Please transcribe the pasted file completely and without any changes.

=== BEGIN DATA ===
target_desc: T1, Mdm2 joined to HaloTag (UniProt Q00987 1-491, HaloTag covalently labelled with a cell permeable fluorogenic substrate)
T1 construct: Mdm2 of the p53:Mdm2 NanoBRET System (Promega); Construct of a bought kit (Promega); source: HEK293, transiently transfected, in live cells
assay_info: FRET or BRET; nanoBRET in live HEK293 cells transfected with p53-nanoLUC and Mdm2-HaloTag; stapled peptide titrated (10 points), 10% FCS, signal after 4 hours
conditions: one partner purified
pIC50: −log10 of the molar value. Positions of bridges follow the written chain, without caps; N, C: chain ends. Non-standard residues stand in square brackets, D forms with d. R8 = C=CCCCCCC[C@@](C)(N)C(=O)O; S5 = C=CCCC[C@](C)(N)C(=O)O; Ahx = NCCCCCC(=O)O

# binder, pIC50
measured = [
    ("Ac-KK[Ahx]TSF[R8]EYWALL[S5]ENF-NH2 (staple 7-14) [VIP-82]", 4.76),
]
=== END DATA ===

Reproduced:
target_desc: T1, Mdm2 joined to HaloTag (UniProt Q00987 1-491, HaloTag covalently labelled with a cell permeable fluorogenic substrate)
T1 construct: Mdm2 of the p53:Mdm2 NanoBRET System (Promega); Construct of a bought kit (Promega); source: HEK293, transiently transfected, in live cells
assay_info: FRET or BRET; nanoBRET in live HEK293 cells transfected with p53-nanoLUC and Mdm2-HaloTag; stapled peptide titrated (10 points), 10% FCS, signal after 4 hours
conditions: one partner purified
pIC50: −log10 of the molar value. Positions of bridges follow the written chain, without caps; N, C: chain ends. Non-standard residues stand in square brackets, D forms with d. R8 = C=CCCCCCC[C@@](C)(N)C(=O)O; S5 = C=CCCC[C@](C)(N)C(=O)O; Ahx = NCCCCCC(=O)O

# binder, pIC50
measured = [
    ("Ac-KK[Ahx]TSF[R8]EYWALL[S5]ENF-NH2 (staple 7-14) [VIP-82]", 4.76),
]